Microbial Dark Matter Project
Reconstructing bacterial and archaeal genomes has completely transformed our understanding of microbial metabolism as well as evolutionary processes, and significantly sped up discoveries made in bioprospecting. We are rapidly approaching the 3,000 mark for draft/ finished bacterial and archaeal genomes world-wide and with next generation sequencing technologies dramatically increasing sequence throughput while decreasing cost, we expect this number to considerably increase over the next several years. The vast majority of bacterial and archaeal genomes sequenced to date are of rather limited phylogenetic diversity as they were chosen as based on their physiology and/ or medical importance. These findings gave rise to the initiation of the Genomic Encyclopedia of Bacteria and Archaea (GEBA) Project, which aims to populate the tree of life with phylogenetically diverse reference genomes. While the bulk of the microbial genomes sequenced to date are derived from cultured bacterial and archaeal representatives, the vast majority of microorganisms elude current culturing attempts, severely limiting the ability to recover complete or even partial genomes of these largely mysterious species.
The Microbial Dark Matter Project aims to use single cell genomics to massively expand the Genomic Encyclopedia of Bacteria and Archaea by targeting 100 single cell representatives of uncultured candidate phyla (phyla proposed on the basis of environmental sequences that have no, or very few cultured representatives). A pilot study of 60 single cell genomes is currently underway. The value of generating these reference genomes stems from improving the reconstruction of the evolutionary history of Bacteria and Archaea to dramatically increasing the discovery rate of novel protein families and biological functions and shedding light on the numerous underrepresented phyla that likely play important roles in the environment. Moreover, these data will improve our ability to interpret sequence data from diverse environments, which will be of tremendous value for microbial ecology and evolutionary studies to come.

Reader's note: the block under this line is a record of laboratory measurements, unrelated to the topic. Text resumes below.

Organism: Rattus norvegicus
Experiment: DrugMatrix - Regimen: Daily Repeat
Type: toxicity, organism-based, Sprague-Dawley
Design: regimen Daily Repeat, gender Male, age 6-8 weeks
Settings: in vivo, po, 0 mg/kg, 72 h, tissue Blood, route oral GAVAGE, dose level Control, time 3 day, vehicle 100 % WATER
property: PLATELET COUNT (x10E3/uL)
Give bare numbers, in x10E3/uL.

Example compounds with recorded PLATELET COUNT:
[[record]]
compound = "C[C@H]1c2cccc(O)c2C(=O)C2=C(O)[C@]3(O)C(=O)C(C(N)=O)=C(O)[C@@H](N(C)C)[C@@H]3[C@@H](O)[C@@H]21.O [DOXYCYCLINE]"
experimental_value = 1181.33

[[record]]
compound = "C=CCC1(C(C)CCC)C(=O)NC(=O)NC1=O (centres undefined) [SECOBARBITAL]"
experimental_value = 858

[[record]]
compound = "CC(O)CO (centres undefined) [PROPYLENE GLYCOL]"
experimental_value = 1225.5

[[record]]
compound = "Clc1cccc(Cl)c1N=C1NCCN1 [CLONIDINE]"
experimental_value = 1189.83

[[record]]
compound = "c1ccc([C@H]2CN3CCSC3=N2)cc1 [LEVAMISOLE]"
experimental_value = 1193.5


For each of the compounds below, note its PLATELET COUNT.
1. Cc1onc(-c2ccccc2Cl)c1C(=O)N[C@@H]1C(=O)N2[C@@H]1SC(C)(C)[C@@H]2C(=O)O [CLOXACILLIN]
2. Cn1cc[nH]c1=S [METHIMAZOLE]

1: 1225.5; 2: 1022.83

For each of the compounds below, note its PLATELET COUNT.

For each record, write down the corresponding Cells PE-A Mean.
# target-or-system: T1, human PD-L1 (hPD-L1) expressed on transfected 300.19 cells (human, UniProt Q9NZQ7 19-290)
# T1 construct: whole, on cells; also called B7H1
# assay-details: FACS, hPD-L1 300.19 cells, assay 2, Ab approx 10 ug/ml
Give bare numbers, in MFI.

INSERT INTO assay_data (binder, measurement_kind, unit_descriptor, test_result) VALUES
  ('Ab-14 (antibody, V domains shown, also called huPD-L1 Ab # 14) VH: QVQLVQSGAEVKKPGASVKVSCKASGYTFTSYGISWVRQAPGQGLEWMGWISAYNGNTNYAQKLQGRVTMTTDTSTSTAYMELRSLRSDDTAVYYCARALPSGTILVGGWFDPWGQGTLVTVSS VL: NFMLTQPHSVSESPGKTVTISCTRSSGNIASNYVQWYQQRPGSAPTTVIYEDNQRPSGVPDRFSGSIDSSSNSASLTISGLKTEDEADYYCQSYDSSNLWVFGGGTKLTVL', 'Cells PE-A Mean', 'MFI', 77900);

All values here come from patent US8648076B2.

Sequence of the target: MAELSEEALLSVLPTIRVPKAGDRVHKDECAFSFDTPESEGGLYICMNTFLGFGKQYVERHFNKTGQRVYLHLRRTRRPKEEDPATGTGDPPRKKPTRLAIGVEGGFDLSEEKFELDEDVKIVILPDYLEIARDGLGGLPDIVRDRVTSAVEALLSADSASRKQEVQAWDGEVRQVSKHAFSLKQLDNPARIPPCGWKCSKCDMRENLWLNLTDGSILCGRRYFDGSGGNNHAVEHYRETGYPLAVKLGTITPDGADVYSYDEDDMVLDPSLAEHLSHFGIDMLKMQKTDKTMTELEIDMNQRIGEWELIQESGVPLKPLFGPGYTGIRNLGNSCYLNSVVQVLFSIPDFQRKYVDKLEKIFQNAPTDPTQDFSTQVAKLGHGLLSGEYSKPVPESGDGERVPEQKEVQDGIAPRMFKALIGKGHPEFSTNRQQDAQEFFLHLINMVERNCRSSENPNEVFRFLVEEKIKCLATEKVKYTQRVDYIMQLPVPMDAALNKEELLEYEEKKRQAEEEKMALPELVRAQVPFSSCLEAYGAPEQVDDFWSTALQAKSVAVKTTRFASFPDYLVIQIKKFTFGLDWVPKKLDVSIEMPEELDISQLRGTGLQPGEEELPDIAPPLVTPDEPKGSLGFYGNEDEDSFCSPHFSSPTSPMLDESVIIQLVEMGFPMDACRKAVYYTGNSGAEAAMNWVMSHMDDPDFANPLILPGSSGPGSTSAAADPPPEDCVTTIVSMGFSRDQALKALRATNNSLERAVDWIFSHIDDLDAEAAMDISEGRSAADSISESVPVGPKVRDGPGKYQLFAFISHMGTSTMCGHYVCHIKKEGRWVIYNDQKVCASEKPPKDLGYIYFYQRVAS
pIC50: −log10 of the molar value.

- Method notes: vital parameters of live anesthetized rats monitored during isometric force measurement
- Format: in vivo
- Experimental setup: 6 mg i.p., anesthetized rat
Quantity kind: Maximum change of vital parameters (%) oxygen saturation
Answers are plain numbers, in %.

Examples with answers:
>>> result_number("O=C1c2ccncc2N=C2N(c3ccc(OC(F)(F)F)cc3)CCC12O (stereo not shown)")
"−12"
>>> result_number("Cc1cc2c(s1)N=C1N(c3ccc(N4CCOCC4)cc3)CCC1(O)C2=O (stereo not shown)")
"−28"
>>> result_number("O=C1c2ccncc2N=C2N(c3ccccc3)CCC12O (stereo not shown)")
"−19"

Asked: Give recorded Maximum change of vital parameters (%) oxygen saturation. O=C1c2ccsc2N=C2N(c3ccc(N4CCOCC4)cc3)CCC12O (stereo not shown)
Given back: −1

PIs: Tanya Woyke, JGI; Jonathan Eisen, University of California, Davis; Phil Hugenholtz, Center of Ecogenomics, Austalia